4. Noise Makers/Visual Deterrents
Wind chimes might not be the most popular with the neighbours, but try this option anyway. If it works, they may come on board and join you. The noise is sporadic enough to be startling to the pigeons, but hopefully enjoyable for you.
Since you can’t always count on a breezy day, you can also hang aluminum pie plates from the railing, or somewhere they’ll catch the sun. The flashing light reflected off the plates is startling and disorienting to pigeons.
Although it’s not quite the same situation, my grandfather used to hang aluminum pie plates out in the fields to protect his vegetable gardens from the deer. It actually worked quite well, so if you’re learning how to get rid of pigeons, it’s worth a try!
5. Spikes and other Landing Deterrents
You may have seen strips of spikes on commercial buildings around various cities. Whether you want to use this method will depend on whether you’re able to install such a permanent solution. If you have a railing rather than a flat ledge, consider stretching a child’s slinky around the railing. It’ll be much cheaper and still cause the pigeons problems when they try to land.
Some garden centers and hardware stores sell gels that can be applied to surfaces to make them sticky and or slippery. Just make sure to check the ingredients. You probably don’t want anything that might contain dangerous chemicals. We’re aiming to deter birds, not harm or kill them.
6. How to Get Rid of Pigeons with Spices
Similar to other animals, pigeons dislike strong spices. These include chili powder, cinnamon, cayenne pepper and black pepper. Liberally sprinkling these spices on popular perching spots around your home can help to deter these visitors.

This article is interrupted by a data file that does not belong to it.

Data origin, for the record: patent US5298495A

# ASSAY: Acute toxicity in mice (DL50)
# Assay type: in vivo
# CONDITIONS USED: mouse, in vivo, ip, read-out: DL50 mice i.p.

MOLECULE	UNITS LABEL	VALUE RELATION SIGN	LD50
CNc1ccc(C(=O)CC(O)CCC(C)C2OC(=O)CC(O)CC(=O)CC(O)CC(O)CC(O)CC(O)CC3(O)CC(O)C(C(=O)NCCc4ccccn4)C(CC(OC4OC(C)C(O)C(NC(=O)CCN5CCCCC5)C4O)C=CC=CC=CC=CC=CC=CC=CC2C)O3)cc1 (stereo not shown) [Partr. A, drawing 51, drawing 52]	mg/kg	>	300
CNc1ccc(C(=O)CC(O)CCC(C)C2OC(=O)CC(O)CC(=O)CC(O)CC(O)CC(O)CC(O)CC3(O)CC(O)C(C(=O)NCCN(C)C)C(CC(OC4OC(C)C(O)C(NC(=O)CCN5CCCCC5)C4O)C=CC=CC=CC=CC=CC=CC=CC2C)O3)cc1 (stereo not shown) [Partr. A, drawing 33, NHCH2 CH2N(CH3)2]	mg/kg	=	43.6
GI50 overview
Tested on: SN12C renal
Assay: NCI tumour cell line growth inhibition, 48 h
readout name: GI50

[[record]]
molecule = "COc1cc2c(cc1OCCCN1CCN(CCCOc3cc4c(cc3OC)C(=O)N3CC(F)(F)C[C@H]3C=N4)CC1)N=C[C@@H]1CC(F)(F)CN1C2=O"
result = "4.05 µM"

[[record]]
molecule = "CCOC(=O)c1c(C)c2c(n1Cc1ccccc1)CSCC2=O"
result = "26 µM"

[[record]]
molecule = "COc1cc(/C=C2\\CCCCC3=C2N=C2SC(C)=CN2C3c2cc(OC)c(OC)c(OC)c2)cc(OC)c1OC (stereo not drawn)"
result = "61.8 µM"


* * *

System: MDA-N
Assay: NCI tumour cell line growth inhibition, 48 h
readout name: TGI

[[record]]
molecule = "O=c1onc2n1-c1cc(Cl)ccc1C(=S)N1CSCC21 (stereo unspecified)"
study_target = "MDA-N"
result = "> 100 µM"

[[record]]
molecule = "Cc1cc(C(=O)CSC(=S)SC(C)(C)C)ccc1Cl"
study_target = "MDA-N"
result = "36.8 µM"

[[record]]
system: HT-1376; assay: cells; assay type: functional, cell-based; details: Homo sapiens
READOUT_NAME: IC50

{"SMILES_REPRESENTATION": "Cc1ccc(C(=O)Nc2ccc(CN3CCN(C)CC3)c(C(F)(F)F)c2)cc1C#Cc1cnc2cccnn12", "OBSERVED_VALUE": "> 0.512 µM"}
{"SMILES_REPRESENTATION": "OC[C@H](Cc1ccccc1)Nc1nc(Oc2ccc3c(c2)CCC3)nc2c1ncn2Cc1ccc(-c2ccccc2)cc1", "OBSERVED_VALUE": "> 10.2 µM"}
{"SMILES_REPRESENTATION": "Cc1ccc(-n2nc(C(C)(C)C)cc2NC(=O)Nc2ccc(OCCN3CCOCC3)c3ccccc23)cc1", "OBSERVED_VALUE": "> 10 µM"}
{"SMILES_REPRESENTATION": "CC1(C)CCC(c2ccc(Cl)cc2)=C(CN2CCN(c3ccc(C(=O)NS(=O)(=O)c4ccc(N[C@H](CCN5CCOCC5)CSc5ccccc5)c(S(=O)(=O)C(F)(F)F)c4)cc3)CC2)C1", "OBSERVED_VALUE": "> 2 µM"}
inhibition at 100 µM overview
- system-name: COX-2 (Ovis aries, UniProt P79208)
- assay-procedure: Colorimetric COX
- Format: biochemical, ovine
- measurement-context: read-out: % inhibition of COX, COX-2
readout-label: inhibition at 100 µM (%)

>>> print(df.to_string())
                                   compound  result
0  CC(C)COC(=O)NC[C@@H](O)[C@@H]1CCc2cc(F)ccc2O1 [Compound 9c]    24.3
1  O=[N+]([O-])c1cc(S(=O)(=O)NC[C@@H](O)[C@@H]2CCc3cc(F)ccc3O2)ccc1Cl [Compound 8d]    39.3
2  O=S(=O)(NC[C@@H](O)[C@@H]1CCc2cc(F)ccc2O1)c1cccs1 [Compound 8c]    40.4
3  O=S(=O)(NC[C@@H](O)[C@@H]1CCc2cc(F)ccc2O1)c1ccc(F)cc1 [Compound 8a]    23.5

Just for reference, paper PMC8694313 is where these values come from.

Due to wind and rain, you’ll need to replenish frequently, but this tactic in particular is very successful. If you get a lot of wind on your balcony or property, you can wrap the spices in cheesecloth to prevent them from blowing away.
7. Ultrasonic Devices
Ultrasonic devices emit a high-pitched sound that confuses birds and drives them away. These devices are available at many garden centers and hardware stores. If you aren’t able to find a device locally, there are many available for purchase online. Check out eviews to help you find the right device for your needs.
While this method is highly effective, it may not be the right method for pet owners. The device won’t discriminate between your pet bird and the pigeons outside. Some devices also advertise the ability to deter small animals. It would be worth the research to make sure your small dog, cat, or rabbit doesn’t fall into this category.
How to Remove Pigeon-Related Debris Safely
An important step in making your outdoor space usable after managing to clear the pigeons is cleaning up after them. It’s important to remember that their excrement is toxic and is known carry diseases. Wear a mask and gloves when cleaning. Additionally, individuals with compromised immune systems shouldn’t deal with pigeon droppings.
To properly remove the droppings, use a plastic or metal scraper to detach the stuck-on feces. Sweep up this and any surrounding debris and immediately dispose of it. Then use a scrub brush and a grease-fighting agent like dish soap to scour the area.
To remove any stains that may be left, sprinkle an ample amount of baking soda onto the stain, leave for about half an hour and then scrub clean. Make sure to rinse well with water after.
Depending on the surface where the droppings are located, you may want to consider slightly different methods and cleaners. Club soda and vinegar work well on wood surfaces, and laundry detergent works well on metal.
Another thing to keep in mind is that a pigeon’s nest isn’t something that your child should touch, nor take to school to show others. Pigeon droppings are actually what holds their nest together, so those nests need to be disposed of with the same amount of care as their droppings. Your kids can teach their peers how to get rid of pigeons without sharing germs around, right?
Garden Damage from Pesky Pigeons
I’ve been pretty lucky so far, but I’ve seen the damage that pigeons can do to city gardens. Probably the most frustrating thing is that they aren’t even eating the produce. They just poke and tramp around just enough to damage the plants, and of course poop all over them.
I sincerely hope that if you’re experiencing this problem firsthand, this article can help you to get some relief. Pigeons are persistent, but so are us gardeners.